S.Ct.: defer to agency’s interpretation of its own regs

Applying Auer deference to the Federal Communications Commission’s (FCC) interpretation of its own regulations, the Supreme Court held that incumbent local exchange carriers (LECs) must make their entrance facilities available to competitive LECs at cost-based rates when those facilities are used for interconnection. Talk America, Inc. v. Michigan Bell Telephone Co. DBA AT&T Michigan, No. 10-313, 2011 WL 2224429 (June 9, 2011). Justice Thomas wrote an opinion in which all justices joined except Justice Kagan, who did not take part. Notably, Justice Scalia wrote a concurrence questioning the validity of Auer deference.

The Telecommunications Act of 1996 requires incumbent LECs to lease “on an unbundled” basis and at cost-based rates network elements that the FCC specifies, and to provide interconnection between their networks and competitive LECs’ facilities. 47 U. S. C. §251(c)(2)-(3). The parties agreed that incumbent LECs are to comply with both legal provisions using cost-based rates. In 2003, the FCC changed its regulations so that incumbent LECs were no longer required to lease entrance facilities at a cost-based rate, stating that they are not “network elements.” After direct review by the D.C. Circuit, the FCC revised its supporting analysis, but not the regulation, stating that entrance facilities are network elements, but that “competitive LECs are not impaired without access to them.” In both instances, the FCC noted that it was not changing the rights of competitive LECs to access incumbent LECs’ interconnection facilities at cost-based rates. Entrance facilities are used for interconnection and backhauling, and the FCC in the first of its orders remarked that the practical effect would be only to allow unbundled leasing for entrance facilities used for backhauling.

The instant case arose because AT&T began charging higher rates for entrance facilities for interconnection as well as backhauling. The Sixth Circuit had requested an amicus curiae brief from the FCC but declined to defer to the agency’s interpretation that entrance facilities for interconnection must be leased at cost-based rates.

The Supreme Court reversed. The first step in the Court’s analysis was whether any statute or regulation “squarely addresses” the question. It found that no statute or regulation does this, so it proceeded to analyze the FCC’s interpretation of the relevant regulations as set forth in the government’s amicus brief.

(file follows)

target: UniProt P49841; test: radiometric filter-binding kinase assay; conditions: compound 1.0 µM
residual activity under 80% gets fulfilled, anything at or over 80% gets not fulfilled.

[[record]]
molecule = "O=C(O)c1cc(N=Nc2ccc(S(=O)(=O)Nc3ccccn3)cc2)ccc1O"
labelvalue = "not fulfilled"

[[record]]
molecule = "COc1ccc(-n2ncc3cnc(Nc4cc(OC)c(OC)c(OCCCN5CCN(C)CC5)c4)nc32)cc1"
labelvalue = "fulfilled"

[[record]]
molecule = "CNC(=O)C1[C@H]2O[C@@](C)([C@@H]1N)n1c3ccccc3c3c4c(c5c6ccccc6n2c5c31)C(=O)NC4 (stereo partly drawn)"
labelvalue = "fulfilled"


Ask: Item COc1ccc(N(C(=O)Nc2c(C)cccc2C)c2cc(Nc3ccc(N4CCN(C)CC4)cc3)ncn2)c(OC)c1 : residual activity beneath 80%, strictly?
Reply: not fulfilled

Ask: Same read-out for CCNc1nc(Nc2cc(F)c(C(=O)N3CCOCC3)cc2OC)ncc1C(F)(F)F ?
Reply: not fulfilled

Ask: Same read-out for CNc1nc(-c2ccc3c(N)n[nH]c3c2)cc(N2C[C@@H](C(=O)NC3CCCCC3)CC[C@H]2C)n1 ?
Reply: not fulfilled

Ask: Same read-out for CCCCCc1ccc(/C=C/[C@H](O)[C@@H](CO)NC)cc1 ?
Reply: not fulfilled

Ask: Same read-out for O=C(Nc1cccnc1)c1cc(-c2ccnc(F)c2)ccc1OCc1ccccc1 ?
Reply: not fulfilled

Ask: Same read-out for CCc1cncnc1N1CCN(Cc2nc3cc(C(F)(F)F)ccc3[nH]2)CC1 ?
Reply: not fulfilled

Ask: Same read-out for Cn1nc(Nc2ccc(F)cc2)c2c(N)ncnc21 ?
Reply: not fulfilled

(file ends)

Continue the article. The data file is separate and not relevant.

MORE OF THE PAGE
In doing so, it relied on its ruling in Auer v. Robbins, 519 U. S. 452, 461, 462 (1997), which it reiterated most recently in Chase Bank USA, N. A. v. McCoy, 131 S.Ct. 871, 880 (2011). Under this standard, the Court will “defer to an agency’s interpretation of its regulations, even in a legal brief, unless the interpretation is plainly erroneous or inconsistent with the regulations or there is any other reason to suspect that the interpretation does not reflect the agency’s fair and considered judgment on the matter in question” (internal quotes and brackets omitted). First, proceeding through the FCC’s three-step argument for its interpretation, the Court found that it was “more than reasonable.” Second, the Court found no reason to question the agency’s judgment. It found that the FCC’s interpretation was not a “post-hoc rationalization” of its interpretive action, and that although the interpretation was novel, “novelty alone is not a reason to refuse deference.”

Justice Scalia joined in the Court’s opinion, apparently agreeing with the application of Auer, but noted in a concurrence, “I have no need to rely on Auer deference, because I believe the FCC’s interpretation is the fairest reading of the orders in question.” Instead, his concurrence expressed that he had “become increasingly doubtful of [Auer’s] validity.” Appealing to Montesquieu’s Spirit of the Laws, Scalia distinguished Auer from Chevron, noting that the former, unlike the latter, appears to contradict separation of powers because the same entity is promulgating and interpreting a rule with legal effect. In particular, Scalia expressed concern that Auer would encourage agencies to craft vague rules deliberately to increase their powers of discretion in future adjudication. (In contrast, Congress is not encouraged to draft vague statutes under Chevron because doing so means a loss of power to the executive.)

The concurrence conceded that Auer does make judicial review easier and imparts certainty after the agency has issued its interpretation, but then cited Manning, Constitutional Structure and Judicial Deference to Agency Interpretations of Agency Rules, 96 Colum. L. Rev. 612 (1996) to indicate the test’s disadvantages. In closing, Scalia remarked that the Court had not been asked to reconsider Auer deference, but that he would be willing to do so in future cases.

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